Gas prices have hit an all-time low, but that doesn’t mean you should break the bank at the pump. Although the cost of gas has decreased, so has the value of your dollar. Unfortunately, when the value of the dollar decreases, the cost of everything, including gas, increases. You may wonder how much gas is actually worth at the Speedway gas station. That is the question we will answer in this article. We will discuss the current prices of gas and how much they have decreased since before the pandemic in February 2020.
The Current Gas Price Trend
The past few months have seen the price of gas decrease significantly. In 2019, the average price of a gallon of regular gas was $2.83, which is equivalent to $3.64 per liter. At the time, that was a 16% decrease compared to the year before. In fact, the last three months of 2019 were the cheapest the gas prices have been in 20 years. In 2020, as the value of the dollar continues to decrease, those same prices have risen. The average price of gas today is $3.59 per gallon, or $4.34 per liter, which is a 19% increase compared to the same period in 2019. This rise is largely due to the fact that there are more people driving, which means there are more people using fuel and causing the prices to rise. This doesn’t mean you should rush out to buy a gas guzzler, as there are still solid mileage savings to be found in many different models. If you are looking for a new car, consider what fuel type it uses and how much it costs to fill up. It would be wise to keep an eye on the dollar — as long as it is still declining, prices of just about everything are likely to rise.
Has The Cost Decreased Since The Pandemic?
The pandemic really did have a lasting effect on the cost of gas. As demand for oil products dropped, so did the price of a barrel of oil, which is a measure of the cost of a gallon of gas. In the month before the pandemic in February 2020, the average price of a gallon of gas was $3.92, which is equivalent to $4.74 per liter. Since then, it has decreased significantly to $2.83, which is equivalent to $3.64 per liter. While this is a great price for gas during the pandemic, it is also a significant decrease from the $5.00 per gallon charged before the pandemic. This is why, even now, that particular price is still being cited as one of the most memorable in history. Since the return of the economy and the drop in oil prices, however, that price has begun to increase, hovering around $3.90 per gallon today. This, of course, is due to the devaluation of the dollar, but it is also the increased demand for gasoline as people get back out on the road. In fact, since the start of this year, the average price of gas has increased by 12%, climbing to $3.59 per gallon today. While this may not seem like a significant increase to people who filled up last week, those prices are already showing up in some of the costliest cities across the country. If the dollar continues to decline, expect to see even more increases in gas prices.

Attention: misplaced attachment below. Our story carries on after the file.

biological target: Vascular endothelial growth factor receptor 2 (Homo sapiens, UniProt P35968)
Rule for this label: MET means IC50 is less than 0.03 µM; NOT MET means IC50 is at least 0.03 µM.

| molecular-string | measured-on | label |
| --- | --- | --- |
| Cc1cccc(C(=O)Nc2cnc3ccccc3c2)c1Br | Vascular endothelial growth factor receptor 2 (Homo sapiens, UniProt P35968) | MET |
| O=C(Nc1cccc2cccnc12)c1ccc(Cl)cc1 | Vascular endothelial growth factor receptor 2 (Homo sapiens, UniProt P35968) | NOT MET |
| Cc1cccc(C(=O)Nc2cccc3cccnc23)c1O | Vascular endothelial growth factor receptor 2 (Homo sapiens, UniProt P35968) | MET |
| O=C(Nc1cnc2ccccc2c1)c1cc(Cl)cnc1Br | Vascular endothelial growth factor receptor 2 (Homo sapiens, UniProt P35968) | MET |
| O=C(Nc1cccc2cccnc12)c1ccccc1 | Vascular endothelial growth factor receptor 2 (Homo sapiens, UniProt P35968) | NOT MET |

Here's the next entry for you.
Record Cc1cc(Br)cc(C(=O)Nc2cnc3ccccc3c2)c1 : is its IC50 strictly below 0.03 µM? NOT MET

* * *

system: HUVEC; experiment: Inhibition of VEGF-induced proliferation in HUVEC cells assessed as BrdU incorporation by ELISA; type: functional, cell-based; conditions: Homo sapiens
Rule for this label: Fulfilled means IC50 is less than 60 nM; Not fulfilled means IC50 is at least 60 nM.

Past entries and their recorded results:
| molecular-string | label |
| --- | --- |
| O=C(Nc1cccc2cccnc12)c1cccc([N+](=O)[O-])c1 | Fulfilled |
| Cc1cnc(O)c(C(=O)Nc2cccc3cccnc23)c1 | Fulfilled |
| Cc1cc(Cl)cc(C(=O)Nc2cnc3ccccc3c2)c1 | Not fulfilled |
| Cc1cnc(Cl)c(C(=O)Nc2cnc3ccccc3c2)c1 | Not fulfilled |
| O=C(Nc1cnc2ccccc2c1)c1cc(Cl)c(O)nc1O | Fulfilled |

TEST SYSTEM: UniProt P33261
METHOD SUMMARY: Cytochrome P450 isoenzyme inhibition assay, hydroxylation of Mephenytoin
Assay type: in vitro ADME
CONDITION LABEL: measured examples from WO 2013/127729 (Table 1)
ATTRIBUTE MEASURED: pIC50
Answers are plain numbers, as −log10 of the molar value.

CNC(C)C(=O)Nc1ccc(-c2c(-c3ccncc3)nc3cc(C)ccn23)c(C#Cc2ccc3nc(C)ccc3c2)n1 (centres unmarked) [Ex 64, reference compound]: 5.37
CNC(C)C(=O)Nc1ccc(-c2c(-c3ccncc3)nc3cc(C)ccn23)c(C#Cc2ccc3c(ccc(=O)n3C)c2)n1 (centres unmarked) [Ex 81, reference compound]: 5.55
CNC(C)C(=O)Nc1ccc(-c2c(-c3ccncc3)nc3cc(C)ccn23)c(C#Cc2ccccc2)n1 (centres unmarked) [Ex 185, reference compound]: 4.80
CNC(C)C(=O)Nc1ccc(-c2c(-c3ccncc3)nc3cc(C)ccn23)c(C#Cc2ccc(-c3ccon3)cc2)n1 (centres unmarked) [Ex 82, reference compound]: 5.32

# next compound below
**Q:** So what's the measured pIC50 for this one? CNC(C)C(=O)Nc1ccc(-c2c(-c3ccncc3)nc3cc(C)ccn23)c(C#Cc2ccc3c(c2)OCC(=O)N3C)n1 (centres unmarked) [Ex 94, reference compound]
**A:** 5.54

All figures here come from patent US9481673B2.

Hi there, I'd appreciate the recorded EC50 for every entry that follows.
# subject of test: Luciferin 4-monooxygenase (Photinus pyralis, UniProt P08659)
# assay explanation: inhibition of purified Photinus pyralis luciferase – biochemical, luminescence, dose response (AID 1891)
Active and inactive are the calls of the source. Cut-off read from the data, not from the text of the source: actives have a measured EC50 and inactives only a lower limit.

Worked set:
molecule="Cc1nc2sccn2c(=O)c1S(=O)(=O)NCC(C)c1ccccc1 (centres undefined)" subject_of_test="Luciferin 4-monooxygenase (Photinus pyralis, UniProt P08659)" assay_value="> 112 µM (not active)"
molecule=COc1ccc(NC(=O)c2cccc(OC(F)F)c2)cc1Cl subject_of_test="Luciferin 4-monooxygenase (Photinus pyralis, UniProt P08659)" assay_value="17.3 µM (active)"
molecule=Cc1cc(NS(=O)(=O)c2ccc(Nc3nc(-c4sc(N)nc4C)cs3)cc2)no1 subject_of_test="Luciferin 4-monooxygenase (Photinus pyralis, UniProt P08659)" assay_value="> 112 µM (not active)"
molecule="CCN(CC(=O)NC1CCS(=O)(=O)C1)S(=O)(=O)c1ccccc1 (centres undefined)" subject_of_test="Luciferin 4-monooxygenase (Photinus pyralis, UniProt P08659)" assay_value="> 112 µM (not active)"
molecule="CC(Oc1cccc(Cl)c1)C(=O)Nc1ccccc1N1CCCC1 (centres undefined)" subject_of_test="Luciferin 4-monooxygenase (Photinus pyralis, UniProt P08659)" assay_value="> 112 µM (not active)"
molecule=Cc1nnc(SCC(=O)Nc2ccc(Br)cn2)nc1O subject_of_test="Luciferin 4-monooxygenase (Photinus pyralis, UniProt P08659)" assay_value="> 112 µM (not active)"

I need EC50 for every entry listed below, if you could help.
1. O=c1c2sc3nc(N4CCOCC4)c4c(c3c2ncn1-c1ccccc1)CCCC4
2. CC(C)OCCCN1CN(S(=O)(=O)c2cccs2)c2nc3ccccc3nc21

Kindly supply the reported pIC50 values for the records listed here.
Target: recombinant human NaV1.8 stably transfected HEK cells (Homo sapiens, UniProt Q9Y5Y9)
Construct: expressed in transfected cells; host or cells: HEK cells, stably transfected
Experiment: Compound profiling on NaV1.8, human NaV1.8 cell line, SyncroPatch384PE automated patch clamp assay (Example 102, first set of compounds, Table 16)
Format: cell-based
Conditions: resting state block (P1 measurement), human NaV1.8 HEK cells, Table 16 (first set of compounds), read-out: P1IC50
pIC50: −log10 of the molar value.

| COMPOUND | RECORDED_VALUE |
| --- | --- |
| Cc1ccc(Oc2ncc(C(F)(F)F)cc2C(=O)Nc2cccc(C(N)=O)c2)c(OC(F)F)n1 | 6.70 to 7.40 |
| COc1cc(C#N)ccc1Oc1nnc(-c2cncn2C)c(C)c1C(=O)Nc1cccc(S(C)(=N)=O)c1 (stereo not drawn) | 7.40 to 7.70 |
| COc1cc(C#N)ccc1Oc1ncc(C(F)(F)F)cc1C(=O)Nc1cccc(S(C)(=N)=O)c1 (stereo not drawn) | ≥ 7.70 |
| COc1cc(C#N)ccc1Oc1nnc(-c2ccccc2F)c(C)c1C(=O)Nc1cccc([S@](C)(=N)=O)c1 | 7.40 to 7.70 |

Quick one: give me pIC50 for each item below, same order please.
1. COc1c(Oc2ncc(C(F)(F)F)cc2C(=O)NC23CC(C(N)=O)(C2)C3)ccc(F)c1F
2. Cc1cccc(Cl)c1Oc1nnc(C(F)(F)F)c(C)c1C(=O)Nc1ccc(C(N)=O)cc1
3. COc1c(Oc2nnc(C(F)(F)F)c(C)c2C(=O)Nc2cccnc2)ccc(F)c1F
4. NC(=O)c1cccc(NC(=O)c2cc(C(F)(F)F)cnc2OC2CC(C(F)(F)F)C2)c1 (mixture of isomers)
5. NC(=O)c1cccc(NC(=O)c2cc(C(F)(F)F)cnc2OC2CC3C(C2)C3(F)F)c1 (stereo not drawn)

Do You Get What You Paid For?
People who pay more for gas don’t get more for their money. The reason they pay more is because they believe they are getting a better grade of gasoline than you are. The truth is, every grade of gasoline is made equal. The only difference is how the fuel is stored and transported, and that can vary from station to station. There is no quality control in gas stations, so when you pump your gas, you are basically trusting the gauge on the wall to tell you how much you are paying for. Believe it or not, the gauge can be faulty and give you an inaccurate reading. It is also worth noting that premium gas is simply gas that is more expensive to produce. This is usually due to higher taxes or the cost of the crude oil itself. There is no significant difference in the quality of the gasoline you get at a premium gas station compared to any other gas station. This is one of the main reasons why premium gas prices have decreased in recent months; the cost of crude oil has decreased, which has led to a decrease in the price of gas. While this is a good thing for drivers, it can also be problematic if you are looking for value for your dollar. If you are shopping for a new car, don’t be fooled by the inflated prices at the pump. Look at the true cost of ownership instead, which includes fuel economy and how much it costs to maintain.